12 Years A Slave is not an easy movie to talk about in a pithy introduction to an interview. It's not an easy movie to talk about in a rushed 10-minute junket interview either, especially when it's with Steve McQueen, the director who is so unwilling to tolerate fools that a GIF of his reaction at a press conference is minor Internet legend. At one point I asked what I thought was a follow-up question, only to have him tell me he'd already answered it. I was too embarrassed to include it in the transcript.

To be fair, McQueen has earned the right not to surround himself with fools. His transition from the art work to filmmaking has resulted in three masterpieces of varying degrees. his debut film Hunger was a devastating portrait of a real hunger strike, and introduced the world to Michael Fassbender. His follow-up Shame was an even more emotionally raw portrait of sex addiction, with what we've now come to see as an expectedly great Fassbender performance. And now he arrives with 12 Years A Slave, another wrenching true story, this one about a free man living in upstate New York who was captured and sold into slavery in the antebellum South. The film is earning near-universal good reviews and creating the sense that, though he remains uncompromising and continuously thoughtful in his work, McQueen won't just be an art house favorite for long.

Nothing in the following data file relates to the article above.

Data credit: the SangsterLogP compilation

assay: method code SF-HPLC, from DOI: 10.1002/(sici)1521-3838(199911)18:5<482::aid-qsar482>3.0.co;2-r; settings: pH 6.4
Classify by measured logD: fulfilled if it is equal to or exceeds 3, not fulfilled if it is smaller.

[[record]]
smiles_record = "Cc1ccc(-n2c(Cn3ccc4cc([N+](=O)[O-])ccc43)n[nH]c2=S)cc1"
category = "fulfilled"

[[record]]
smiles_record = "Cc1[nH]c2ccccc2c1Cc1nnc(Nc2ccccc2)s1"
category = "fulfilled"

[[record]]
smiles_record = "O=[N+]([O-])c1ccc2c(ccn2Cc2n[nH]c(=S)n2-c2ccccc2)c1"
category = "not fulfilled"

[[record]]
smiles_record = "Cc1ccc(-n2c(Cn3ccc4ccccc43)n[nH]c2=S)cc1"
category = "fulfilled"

I asked McQueen specifically about his use of long takes in some of the film's most brutal scenes, his attachment to what he calls the "recent past" and the film's current resonance-- he surprised me by mentioning Trayvon Martin and the recent repeal of a section of the Voting Rights Act, hot-button topics that many filmmakers would try to avoid entirely. 12 Years A Slave opens in theaters this weekend; much of our interview is best read after you've seen the film, but you can watch the trailer below for a basic rundown of the story.

You've said that this is a universal story. It wasn’t an American story. It wasn’t specifically about this one time, and that people all over the world could understand it. But what I find works about it so well is that it is specific, that it is one man’s story and it’s not the story that we’ve told a lot of times about people being taken from Africa and shipped. It’s not unusual, obviously it happened a lot, but it’s not the kind of story that’s been told.
Well, it was a story that people didn’t know. It was a story I wanted to tell. I think most people don’t realize that there were a lot of black people living in the north who were free. The reason why I wanted to tell that story is because it was an in for me, that you have this guy, who’s with his family, who is an American, who is with his family, and then one day he gets pulled into, kidnapped into slavery. I mean, that was the initial idea I had.

Without knowing that this was a real story?
I don’t know. I didn’t know about 12 Years a Slave yet. Then, I spoke to my wife about it and she said, look, why don’t you look into firsthand accounts of slavery, and we did, and she found this book called 12 Years a Slave, which landed in my hand. My idea was fully formed already and it reads like a script. I couldn’t believe it and I thought, wow, this is the movie that I want to make.